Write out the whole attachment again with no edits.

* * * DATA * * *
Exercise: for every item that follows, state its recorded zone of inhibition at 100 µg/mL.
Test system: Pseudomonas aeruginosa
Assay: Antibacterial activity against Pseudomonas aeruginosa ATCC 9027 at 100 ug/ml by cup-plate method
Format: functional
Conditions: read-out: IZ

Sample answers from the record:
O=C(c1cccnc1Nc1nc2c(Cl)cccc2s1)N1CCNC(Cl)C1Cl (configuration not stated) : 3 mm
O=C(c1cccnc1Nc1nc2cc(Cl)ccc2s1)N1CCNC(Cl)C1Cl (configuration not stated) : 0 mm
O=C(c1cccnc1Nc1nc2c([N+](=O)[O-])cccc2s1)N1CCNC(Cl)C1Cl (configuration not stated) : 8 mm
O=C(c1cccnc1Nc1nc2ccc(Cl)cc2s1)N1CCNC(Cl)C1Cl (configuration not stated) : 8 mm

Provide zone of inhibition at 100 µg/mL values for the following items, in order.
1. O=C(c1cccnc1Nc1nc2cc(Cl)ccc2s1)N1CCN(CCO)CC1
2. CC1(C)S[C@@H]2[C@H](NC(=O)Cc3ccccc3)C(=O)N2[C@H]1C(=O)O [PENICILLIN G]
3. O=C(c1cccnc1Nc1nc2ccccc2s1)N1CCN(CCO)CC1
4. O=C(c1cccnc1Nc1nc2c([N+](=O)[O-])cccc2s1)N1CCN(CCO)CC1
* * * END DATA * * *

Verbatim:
Exercise: for every item that follows, state its recorded zone of inhibition at 100 µg/mL.
Test system: Pseudomonas aeruginosa
Assay: Antibacterial activity against Pseudomonas aeruginosa ATCC 9027 at 100 ug/ml by cup-plate method
Format: functional
Conditions: read-out: IZ

Sample answers from the record:
O=C(c1cccnc1Nc1nc2c(Cl)cccc2s1)N1CCNC(Cl)C1Cl (configuration not stated) : 3 mm
O=C(c1cccnc1Nc1nc2cc(Cl)ccc2s1)N1CCNC(Cl)C1Cl (configuration not stated) : 0 mm
O=C(c1cccnc1Nc1nc2c([N+](=O)[O-])cccc2s1)N1CCNC(Cl)C1Cl (configuration not stated) : 8 mm
O=C(c1cccnc1Nc1nc2ccc(Cl)cc2s1)N1CCNC(Cl)C1Cl (configuration not stated) : 8 mm

Provide zone of inhibition at 100 µg/mL values for the following items, in order.
1. O=C(c1cccnc1Nc1nc2cc(Cl)ccc2s1)N1CCN(CCO)CC1
2. CC1(C)S[C@@H]2[C@H](NC(=O)Cc3ccccc3)C(=O)N2[C@H]1C(=O)O [PENICILLIN G]
3. O=C(c1cccnc1Nc1nc2ccccc2s1)N1CCN(CCO)CC1
4. O=C(c1cccnc1Nc1nc2c([N+](=O)[O-])cccc2s1)N1CCN(CCO)CC1